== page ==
You and Your Recruiter

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The Importance of Actually Answering the Interview Questions

my pickAnswer the question you were asked. Seems relatively straight forward, but in my experience, many candidates can’t seem to nail down this part of the interview. This skill is important to master, not doing so has the potential to hold back a perfectly qualified individual.

Very often I will ask a candidate a question, only to receive a long-winded, complicated, tangential answer which more often than not does not answer the original question. This presents an issue because a) it comes off as if you didn’t listen to the question or b) you are trying to obscure something else that might be the real answer. These are both pretty negative impressions to make on a hiring manager so you want to avoid both at all costs!

The best advice I can give you is:

Really listen to the question that is being asked of you, if you didn’t catch it the first time, it is better to ask the interviewer to repeat the question, than to guess at what they asked you and end up not actually answering the question.
Speak with intention. Be as concise as possible, at the same time as using the most meaningful and impactful language and formulations for your answers.
Be honest, but that doesn’t mean you need to share EVERYTHING, only share what will work in your favor of positioning yourself as a desirable candidate.
The last point that I made above about honesty is important. Never lie about experience or salary, but there is such a thing as being too honest. A hiring manager doesn’t need to know too many details about your personal life, they want to know why you want to work for them, and you should only share the motivations that involve your interest in their company and your career growth ambitions.

To sum up, short, sweet and to the point is the golden rule for answering the question you have been asked! Take your time to figure out what information the hiring manager is asking for, and answer honestly and eloquently. Now you can go and rock that interview!

Body Language: Secrets to Winning the Interview

Having great body language alone won’t land you your dream job, but it can certainly increase your chances of projecting a confident, smart, social and professional image which are incredibly important attributes to be remembered by. I’ve outlined 10 simple and easy tips below to keep you ahead of the game for interviewing and for life in general too!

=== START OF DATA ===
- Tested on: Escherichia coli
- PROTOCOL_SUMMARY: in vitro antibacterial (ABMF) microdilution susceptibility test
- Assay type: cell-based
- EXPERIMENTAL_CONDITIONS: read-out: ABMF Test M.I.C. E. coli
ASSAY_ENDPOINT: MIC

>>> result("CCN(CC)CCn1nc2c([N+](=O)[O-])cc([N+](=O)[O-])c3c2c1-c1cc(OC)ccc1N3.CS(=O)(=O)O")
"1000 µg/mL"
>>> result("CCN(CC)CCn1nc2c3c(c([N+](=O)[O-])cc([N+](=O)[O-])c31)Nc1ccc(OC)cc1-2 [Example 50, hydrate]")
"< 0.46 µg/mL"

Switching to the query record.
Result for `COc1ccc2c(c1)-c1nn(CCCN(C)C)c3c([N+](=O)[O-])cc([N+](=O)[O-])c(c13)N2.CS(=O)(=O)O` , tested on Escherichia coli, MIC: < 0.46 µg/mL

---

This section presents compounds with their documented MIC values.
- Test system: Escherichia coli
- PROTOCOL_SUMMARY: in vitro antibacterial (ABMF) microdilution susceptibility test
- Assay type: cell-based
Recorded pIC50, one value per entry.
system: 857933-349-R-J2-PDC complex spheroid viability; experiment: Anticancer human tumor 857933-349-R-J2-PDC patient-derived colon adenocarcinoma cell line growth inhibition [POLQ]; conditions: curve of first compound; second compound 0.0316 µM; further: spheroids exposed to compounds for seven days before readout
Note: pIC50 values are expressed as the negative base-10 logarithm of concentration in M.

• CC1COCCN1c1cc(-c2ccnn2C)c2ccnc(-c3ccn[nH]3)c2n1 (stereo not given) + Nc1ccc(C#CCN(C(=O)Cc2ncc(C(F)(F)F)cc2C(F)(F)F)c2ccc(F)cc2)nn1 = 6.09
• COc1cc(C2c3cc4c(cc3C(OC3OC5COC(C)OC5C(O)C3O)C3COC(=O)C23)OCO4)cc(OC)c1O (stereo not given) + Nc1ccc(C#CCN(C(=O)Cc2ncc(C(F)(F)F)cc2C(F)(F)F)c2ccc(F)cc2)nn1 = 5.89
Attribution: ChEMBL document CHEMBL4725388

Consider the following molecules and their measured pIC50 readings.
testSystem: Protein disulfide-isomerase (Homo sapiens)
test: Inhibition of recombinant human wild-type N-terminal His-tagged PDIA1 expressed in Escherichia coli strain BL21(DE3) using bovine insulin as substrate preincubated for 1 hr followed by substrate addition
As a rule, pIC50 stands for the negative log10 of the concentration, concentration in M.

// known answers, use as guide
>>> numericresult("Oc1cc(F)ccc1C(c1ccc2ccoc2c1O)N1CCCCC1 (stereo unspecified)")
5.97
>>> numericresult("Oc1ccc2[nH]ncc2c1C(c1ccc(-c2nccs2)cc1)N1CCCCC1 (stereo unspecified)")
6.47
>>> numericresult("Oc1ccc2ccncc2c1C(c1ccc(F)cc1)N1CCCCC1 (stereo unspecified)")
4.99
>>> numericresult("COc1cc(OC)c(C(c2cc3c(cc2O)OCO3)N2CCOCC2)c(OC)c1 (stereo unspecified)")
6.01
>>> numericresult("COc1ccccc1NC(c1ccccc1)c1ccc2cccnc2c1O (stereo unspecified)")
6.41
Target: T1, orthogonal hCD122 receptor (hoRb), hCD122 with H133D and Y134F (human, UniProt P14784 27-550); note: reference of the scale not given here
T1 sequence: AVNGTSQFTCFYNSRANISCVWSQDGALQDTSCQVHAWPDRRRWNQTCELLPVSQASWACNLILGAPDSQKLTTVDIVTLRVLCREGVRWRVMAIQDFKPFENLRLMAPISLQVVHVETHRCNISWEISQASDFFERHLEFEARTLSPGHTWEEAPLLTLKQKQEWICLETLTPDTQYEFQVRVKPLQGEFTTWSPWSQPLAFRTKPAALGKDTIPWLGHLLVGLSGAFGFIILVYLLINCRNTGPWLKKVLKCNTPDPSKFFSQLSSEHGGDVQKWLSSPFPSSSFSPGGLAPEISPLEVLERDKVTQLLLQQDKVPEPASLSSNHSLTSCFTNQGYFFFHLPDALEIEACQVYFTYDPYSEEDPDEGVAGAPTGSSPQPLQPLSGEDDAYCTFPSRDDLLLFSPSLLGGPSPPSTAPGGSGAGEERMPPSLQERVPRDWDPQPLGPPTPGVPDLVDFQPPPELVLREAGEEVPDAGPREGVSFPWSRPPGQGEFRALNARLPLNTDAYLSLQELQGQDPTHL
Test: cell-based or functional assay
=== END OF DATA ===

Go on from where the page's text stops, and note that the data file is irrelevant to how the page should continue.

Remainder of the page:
1. Sit all the back in your seat: it shows confidence and that you are relaxed and ready, so try to avoid slouching as much as possible as it shows insecurity.

2. Instead of constant eye contact: instead, focus on your interviewers face. Eye contact is great, but it can be a little intense and uncomfortable at times so use it wisely.

3. Use hand gestures while speaking: this is a great trick if you’re really nervous and your hands are shaking.

4. Show your palms: it shows honesty and puts people at ease.

5. Plant your feet on the ground: don’t cross your legs, or ankles. Believe it or not, it is scientifically proven that we create the best thoughts with both feet on the floor… weird right?

6. Work on your walk: when your greeting your interviewer, make sure you walk directly towards them with your body pointing in their direction and with your neck elevated and shoulders pulled back; not like Naomi Campbell, but I think you get my point.

7. Don’t cross your arms: it shows disengagement and makes you look like you are closed off, and you want to always look open and inviting but not in a sexual way of course.

8. Nod your head while listening: it shows that you’re attentive, so even if you’re bored to death, it would be best to fake it.

9. Lean in: keeping your shoulders back and down, and your chest high demonstrates interest.

10. Smile: it shows that you’re friendly and approachable

Candidate Representation

I get many emails from candidates along the lines of the following – “Hi Melanie, I just applied for a Media Director position at Ralph Lauren that I am really interested in. Are you working on the role? If so, do you mind sending my resume and putting in a good word for me?”.

Ok. Here is how the recruiting process works. When a company briefs a search firm to find them talent, they are paying us a fee, and obviously, they are not going to pay a fee for a candidate who has already sent their resume to them directly. So with the situation above, lets say I was working on the Media Director role at Ralph Lauren. I would not be able to present that candidate for the role, as the company already has their resume. Why would they pay a fee for a resume they already have. Make sense? The better way to have approached this would have been for the candidate to ask me <strong>before</strong> they apply and see if I have an existing relationship with the firm and if I am able to represent them. I am always honest, and if I am not working on the role but know the hiring manager, I am always happy to put in a good word for the candidate if I think they would be a good fit.

In recruitment terms, this is called “candidate representation” and companies are very strict about this. It gets complicated for them if they are getting the same resume from different sources and this will usually work to the disadvantage of the candidate. Also, if a friend of yours who works at Ralph Lauren tells you they will forward your resume internally for the Media Director role, find out exactly who they are sending it to, and make sure that the person is a relevant, decision maker. Because if I call you up about the Media Director role there, it needs to be very clear as to whether they already have your resume or not.